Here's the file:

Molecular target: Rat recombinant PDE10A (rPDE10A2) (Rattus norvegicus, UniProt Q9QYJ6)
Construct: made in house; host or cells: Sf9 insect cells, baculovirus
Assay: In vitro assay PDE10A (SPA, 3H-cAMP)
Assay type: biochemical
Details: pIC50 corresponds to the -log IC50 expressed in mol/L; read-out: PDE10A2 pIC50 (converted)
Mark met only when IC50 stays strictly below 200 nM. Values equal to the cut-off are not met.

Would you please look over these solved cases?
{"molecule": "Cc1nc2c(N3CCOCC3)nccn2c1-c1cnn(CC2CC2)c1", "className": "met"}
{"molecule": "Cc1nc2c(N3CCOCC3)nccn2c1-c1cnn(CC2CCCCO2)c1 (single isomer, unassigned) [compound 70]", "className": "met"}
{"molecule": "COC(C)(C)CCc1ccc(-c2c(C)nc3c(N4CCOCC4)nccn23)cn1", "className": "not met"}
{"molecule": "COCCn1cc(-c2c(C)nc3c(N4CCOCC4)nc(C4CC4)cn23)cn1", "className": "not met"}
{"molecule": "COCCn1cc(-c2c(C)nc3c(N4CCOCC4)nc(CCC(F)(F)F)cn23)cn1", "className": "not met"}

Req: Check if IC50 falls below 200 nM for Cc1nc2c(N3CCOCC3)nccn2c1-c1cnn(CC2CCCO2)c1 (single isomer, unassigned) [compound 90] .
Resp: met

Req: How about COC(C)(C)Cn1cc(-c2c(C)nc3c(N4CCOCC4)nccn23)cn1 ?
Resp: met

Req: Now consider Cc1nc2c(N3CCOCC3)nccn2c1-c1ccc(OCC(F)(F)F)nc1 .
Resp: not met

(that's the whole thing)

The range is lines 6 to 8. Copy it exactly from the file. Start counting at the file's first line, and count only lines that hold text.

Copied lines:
Mark met only when IC50 stays strictly below 200 nM. Values equal to the cut-off are not met.

Would you please look over these solved cases?
{"molecule": "Cc1nc2c(N3CCOCC3)nccn2c1-c1cnn(CC2CC2)c1", "className": "met"}